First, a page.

Hospitalizations Linked With RSV Likely Underreported in Older Adults

Associated hospitalization burden could be 2.2 times higher in older adults with respiratory syncytial virus (RSV) than was previously estimated, according to a recent study.

Older adults hospitalized with respiratory syncytial virus (RSV) have a higher associated hospitalization burden than has previously been reported, according to a review published in Infectious Diseases and Therapy.

Hospitalizations could be up to 2.2 times higher than previously thought.

RSV is an acute respiratory infection (ARI) that affects older adults aged more than 65 years. Disease burden has been reported in past reports but were based on studies that had various ways of testing for RSV, which could underestimate the true burden of RSV. This review aimed to “improve the understanding of RSV-associated ARI hospitalization burden in older adults in high-income countries by adjusting for case under-ascertainment…”

The researchers used MEDLINE, Embase, Global Health, CINAHL, Web of Science, and Global Index Medicus to search for relevant studies on the topic, with all studies published between January 1, 1996, and December 16, 2021. Studies were included if they reported on adults aged 60 years or above who were infected with RSV and needed hospital admission, reported on RSV in the older adult population, had available data for 12 consecutive months, and reported hospital admission rates.

Studies were excluded if RSV infection was not the primary outcome, the case definition was not clearly defined or was narrower than ARI, focused on specific populations, were estimates based on modelling approaches, or were not in the English language.

Data for location and country, study period, clinical specimen, reported estimates by age group, RSV testing method, and study period were all collected. Quality assessment was done using the Joanna Briggs Institute critical appraisal tools.

Adjustment for clinical specimen and testing approaches were both considered. For the former, the researchers calculated the proportion of detection in every possible combination compared with the gold standard. Rapid antigen testing was also used to calculate the proportion of detection. The products of the 2 detection proportions obtained were calculated.

The pooled RSV-associated ARI hospitalization rate was the primary outcome and the secondary outcome was the pooled proportion of RSV in all-cause ARI hospitalizations. RSV detection was inflated for each study to generate adjusted pooled proportion of RSV. A generalized linear mixed-effects model was used to generate a pool RSV-associated ARI hospitalizations. Case fatality ratio was applied to the number of RSV-ARI hospitalizations to gather the number of in-hospital deaths for patients with RSV-ARI.

A total of 12 studies were used in this review, with 8 coming from the United States, 2 from Finland, and 2 from New Zealand; half of the studies were assessed as high quality.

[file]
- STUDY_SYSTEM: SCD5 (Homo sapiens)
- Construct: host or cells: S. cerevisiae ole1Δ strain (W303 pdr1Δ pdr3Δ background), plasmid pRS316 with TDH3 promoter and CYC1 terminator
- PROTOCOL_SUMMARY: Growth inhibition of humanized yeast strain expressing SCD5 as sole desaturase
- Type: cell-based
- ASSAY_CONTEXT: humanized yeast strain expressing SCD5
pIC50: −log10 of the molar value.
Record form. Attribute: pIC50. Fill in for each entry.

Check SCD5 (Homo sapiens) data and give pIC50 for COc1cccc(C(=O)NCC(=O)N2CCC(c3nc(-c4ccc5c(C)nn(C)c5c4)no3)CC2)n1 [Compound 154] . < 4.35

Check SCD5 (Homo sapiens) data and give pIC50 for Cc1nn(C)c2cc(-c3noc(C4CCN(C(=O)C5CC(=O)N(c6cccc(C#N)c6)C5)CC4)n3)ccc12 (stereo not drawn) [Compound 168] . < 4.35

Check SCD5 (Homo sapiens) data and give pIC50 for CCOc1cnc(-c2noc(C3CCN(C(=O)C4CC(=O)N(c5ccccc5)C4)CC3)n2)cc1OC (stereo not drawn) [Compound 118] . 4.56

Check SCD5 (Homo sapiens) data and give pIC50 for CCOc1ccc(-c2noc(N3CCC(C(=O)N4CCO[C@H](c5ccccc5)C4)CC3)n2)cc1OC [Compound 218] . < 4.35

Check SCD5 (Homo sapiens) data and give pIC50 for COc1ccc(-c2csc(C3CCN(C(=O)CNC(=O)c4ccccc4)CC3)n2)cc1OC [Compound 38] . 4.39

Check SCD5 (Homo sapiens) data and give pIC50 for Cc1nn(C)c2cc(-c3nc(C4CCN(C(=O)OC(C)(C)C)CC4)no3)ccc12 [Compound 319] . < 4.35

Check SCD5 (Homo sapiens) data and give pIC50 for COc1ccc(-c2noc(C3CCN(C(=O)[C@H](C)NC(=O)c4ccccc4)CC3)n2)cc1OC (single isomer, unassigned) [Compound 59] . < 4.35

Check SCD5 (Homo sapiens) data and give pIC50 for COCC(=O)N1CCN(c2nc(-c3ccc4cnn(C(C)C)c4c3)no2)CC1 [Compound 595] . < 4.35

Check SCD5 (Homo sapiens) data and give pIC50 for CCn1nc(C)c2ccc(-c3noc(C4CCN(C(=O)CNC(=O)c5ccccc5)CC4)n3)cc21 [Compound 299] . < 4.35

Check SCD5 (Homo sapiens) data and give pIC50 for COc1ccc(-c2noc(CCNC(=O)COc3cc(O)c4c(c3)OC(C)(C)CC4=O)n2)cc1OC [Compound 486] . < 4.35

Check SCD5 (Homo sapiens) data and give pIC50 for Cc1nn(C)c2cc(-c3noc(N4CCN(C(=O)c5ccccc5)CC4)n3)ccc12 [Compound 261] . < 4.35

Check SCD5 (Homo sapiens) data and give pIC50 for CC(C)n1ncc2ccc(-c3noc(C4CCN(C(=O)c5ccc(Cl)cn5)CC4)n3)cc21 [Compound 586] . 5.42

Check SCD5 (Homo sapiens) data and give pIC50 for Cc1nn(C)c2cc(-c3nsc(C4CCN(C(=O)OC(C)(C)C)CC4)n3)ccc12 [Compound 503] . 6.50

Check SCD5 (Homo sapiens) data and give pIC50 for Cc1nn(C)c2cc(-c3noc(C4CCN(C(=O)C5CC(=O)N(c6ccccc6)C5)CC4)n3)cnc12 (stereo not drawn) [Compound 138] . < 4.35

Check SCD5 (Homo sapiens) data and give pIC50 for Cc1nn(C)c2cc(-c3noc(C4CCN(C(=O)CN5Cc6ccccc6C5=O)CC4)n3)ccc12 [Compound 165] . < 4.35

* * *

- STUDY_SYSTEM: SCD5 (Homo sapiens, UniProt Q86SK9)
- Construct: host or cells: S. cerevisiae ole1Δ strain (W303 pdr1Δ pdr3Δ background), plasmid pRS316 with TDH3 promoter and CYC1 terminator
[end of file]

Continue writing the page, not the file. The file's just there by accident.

There were 6 studies that reported RSV-associated ARI hospitalization rate estimates. In patients aged 65 years and older, the hospitalization rate was 157 per 100,000 (95% CI, 98-252), which corresponded to 356,000 (95% CI, 222,000-572,000) hospitalizations for RSV-associated ARI. The adjusted annual hospitalization rate for individuals aged 65 years and older was 347 per 100,000 (95% CI, 203-595), which is about 787,000 (95% CI, 460,000-1,347,000) RSV-associated ARI hospitalizations, 2.2 times the unadjusted estimate. Heterogeneity was high, with the adjusted estimates having reduced heterogeneity compared with unadjusted estimates (95% vs 94% for 65 years and older; 58% to 47% for 85 years and older).

There were 8 studies that reported the proportion of RSV detection in ARI hospitalization. RSV was found in 7.9% (95% CI, 5.4-11.5) of adults aged 65 years or older that were hospitalized for ARI when not adjusted for under ascertainment. When adjusting for under-ascertainment, the proportion increased to 16.5% (95% CI, 10.3-25.2). The number of RSV-associated ARI hospitalizations were approximately 267,000 (95% CI, 182,000-386,000) without adjustment and 554,000 (95% CI, 347,000-849,000).

The mortality rate was also assessed. The pooled case fatality ratio for adults aged 65 years and older was 6.1% (95% CI, 3.3%-11.0%) and was 5.3% (95% CI, 3.9%-7.3%) for adults aged 60 years and older.

The researchers concluded that the “true RSV-associated hospitalization burden was likely substantially underestimated” with an estimated 2.2 times higher hospitalization rate than had been reported in previous studies.


Li Y, Kulkarni D, Begier E, et al. Adjusting for case under-ascertainment in estimating RSV hospitalization burden of older adults in high-income countries: a systematic review and modelling study. Infect Dis Ther. Published online March 20, 2023. doi:10.1007/s40121-023-00792-3

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